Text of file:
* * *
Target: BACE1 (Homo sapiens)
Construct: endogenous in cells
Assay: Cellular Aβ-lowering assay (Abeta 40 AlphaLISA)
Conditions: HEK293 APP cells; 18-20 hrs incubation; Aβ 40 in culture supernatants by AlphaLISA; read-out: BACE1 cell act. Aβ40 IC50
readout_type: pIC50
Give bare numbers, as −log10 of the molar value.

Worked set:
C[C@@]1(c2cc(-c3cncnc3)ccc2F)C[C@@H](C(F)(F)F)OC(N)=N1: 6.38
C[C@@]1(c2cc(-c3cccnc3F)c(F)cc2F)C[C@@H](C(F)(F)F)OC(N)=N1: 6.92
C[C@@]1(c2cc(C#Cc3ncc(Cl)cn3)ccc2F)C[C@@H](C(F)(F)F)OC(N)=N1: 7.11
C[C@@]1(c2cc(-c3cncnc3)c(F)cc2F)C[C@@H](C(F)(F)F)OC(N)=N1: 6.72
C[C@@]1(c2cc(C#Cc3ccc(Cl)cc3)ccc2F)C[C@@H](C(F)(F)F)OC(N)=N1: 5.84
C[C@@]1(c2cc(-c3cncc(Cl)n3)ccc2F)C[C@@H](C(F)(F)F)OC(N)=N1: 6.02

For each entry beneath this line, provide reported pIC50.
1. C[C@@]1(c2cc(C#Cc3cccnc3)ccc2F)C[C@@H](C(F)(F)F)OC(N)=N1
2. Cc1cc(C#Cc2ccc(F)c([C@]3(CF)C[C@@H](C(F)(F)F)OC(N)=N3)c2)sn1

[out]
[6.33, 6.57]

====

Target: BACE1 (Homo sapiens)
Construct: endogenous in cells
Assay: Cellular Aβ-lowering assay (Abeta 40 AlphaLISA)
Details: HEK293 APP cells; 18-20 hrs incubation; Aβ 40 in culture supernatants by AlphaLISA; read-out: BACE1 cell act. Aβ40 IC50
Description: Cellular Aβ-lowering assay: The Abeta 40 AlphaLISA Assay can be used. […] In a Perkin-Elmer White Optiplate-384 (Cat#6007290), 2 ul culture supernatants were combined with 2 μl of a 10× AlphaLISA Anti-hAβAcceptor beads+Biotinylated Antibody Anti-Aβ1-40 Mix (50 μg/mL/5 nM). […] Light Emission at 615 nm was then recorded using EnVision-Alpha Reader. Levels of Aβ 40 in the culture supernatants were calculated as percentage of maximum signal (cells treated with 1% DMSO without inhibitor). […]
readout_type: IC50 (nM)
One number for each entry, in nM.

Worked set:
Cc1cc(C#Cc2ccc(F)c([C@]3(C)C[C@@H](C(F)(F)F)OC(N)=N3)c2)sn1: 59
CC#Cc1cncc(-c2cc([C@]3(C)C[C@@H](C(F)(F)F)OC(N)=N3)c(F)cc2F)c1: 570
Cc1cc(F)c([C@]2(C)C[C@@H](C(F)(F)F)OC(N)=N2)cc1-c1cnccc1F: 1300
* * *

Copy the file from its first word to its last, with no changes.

Target: BACE1 (Homo sapiens)
Construct: endogenous in cells
Assay: Cellular Aβ-lowering assay (Abeta 40 AlphaLISA)
Conditions: HEK293 APP cells; 18-20 hrs incubation; Aβ 40 in culture supernatants by AlphaLISA; read-out: BACE1 cell act. Aβ40 IC50
readout_type: pIC50
Give bare numbers, as −log10 of the molar value.

Worked set:
C[C@@]1(c2cc(-c3cncnc3)ccc2F)C[C@@H](C(F)(F)F)OC(N)=N1: 6.38
C[C@@]1(c2cc(-c3cccnc3F)c(F)cc2F)C[C@@H](C(F)(F)F)OC(N)=N1: 6.92
C[C@@]1(c2cc(C#Cc3ncc(Cl)cn3)ccc2F)C[C@@H](C(F)(F)F)OC(N)=N1: 7.11
C[C@@]1(c2cc(-c3cncnc3)c(F)cc2F)C[C@@H](C(F)(F)F)OC(N)=N1: 6.72
C[C@@]1(c2cc(C#Cc3ccc(Cl)cc3)ccc2F)C[C@@H](C(F)(F)F)OC(N)=N1: 5.84
C[C@@]1(c2cc(-c3cncc(Cl)n3)ccc2F)C[C@@H](C(F)(F)F)OC(N)=N1: 6.02

For each entry beneath this line, provide reported pIC50.
1. C[C@@]1(c2cc(C#Cc3cccnc3)ccc2F)C[C@@H](C(F)(F)F)OC(N)=N1
2. Cc1cc(C#Cc2ccc(F)c([C@]3(CF)C[C@@H](C(F)(F)F)OC(N)=N3)c2)sn1

[out]
[6.33, 6.57]

====

Target: BACE1 (Homo sapiens)
Construct: endogenous in cells
Assay: Cellular Aβ-lowering assay (Abeta 40 AlphaLISA)
Details: HEK293 APP cells; 18-20 hrs incubation; Aβ 40 in culture supernatants by AlphaLISA; read-out: BACE1 cell act. Aβ40 IC50
Description: Cellular Aβ-lowering assay: The Abeta 40 AlphaLISA Assay can be used. […] In a Perkin-Elmer White Optiplate-384 (Cat#6007290), 2 ul culture supernatants were combined with 2 μl of a 10× AlphaLISA Anti-hAβAcceptor beads+Biotinylated Antibody Anti-Aβ1-40 Mix (50 μg/mL/5 nM). […] Light Emission at 615 nm was then recorded using EnVision-Alpha Reader. Levels of Aβ 40 in the culture supernatants were calculated as percentage of maximum signal (cells treated with 1% DMSO without inhibitor). […]
readout_type: IC50 (nM)
One number for each entry, in nM.

Worked set:
Cc1cc(C#Cc2ccc(F)c([C@]3(C)C[C@@H](C(F)(F)F)OC(N)=N3)c2)sn1: 59
CC#Cc1cncc(-c2cc([C@]3(C)C[C@@H](C(F)(F)F)OC(N)=N3)c(F)cc2F)c1: 570
Cc1cc(F)c([C@]2(C)C[C@@H](C(F)(F)F)OC(N)=N2)cc1-c1cnccc1F: 1300